The Sharks are on a four-game Stanley Cup playoff win streak, thanks to Friday's 5-2 win over the Colorado Avalanche in Game 1 of the second round. Their run of allowing "two or fewer" goals also expanded to a flawless 36-0 record across the regular season and playoffs.
Here are five observations from the Sharks taking a 1-0 series lead.
Martin Jones overcomes slow start
San Jose allowed that infamous early goal, when Gabriel Borque beat Martin Jones just 2:10 into the night. It was all too familiar.
But Jones settled, and in fact, also made some tremendous saves that preserved the scoreboard from getting out of hand. The goaltender essentially set a tone for the skaters, and bought them some time to get their own grasp on the game. If it weren't for Jones, the final outcome could have been much different.
Easing into the game
A big concern was the emotional fatigue of the Sharks entering Friday, following three wins against elimination and of course the storybook finish that was Tuesday night. They also missed captain Joe Pavelski, and needed to adjust to a new reality for the start of the series.
Although the the group did look flat in the first period, their offense became engaged in the second stanza. Right after a four-minute penalty kill was successful, the Sharks never looked back on the scoreboard.
Depth wins the day ... for now
The Avalanche already has a glaring issue in this series: Can they account for Joe Thornton's "third line"?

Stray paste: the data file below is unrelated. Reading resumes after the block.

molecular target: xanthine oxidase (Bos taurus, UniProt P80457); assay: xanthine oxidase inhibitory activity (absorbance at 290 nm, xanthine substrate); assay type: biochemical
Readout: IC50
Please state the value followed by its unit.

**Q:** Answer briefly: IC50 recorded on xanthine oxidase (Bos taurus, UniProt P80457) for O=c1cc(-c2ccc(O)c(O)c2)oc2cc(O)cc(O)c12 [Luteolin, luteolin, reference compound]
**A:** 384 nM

This is something the Vegas Golden Knights were able to counter in the first round with their own depth, but it's uncertain how -- and if -- Colorado can best respond. The problem is that if you fixate on the most impactful trio from Game 1, it opens up the prowess of other threats at the top of San Jose's lineup like Tomas Hertl, Logan Couture, Timo Meier and Evander Kane.
Stay out of the box
The Avalanche is unreal on the power play. They move the puck with such precision and tact.
Staying out of the penalty box is one of the biggest slogans in hockey, but it will be imperative in this series, no matter how good the Sharks' penalty kill can look. Going back to the regular season, Colorado had the fourth-most power-play goals, and topped the league in power-play opportunities with 286.
A strong start is all it is
No Stanley Cup playoff series has ever been decided with the results of Game 1 alone. However, this matchup already feels quite different than what the Sharks saw last round against the Golden Knights.
This is not to discredit Colorado as a formidable opponent who could end up advancing to the Western Conference Final. Let's not forget the Avs just had a full week off, and we also know that drama and storylines will evolve as the series does.
But at this point, you can't say there's any of the same animosity, temperature, or nastiness facing San Jose as there was one week ago.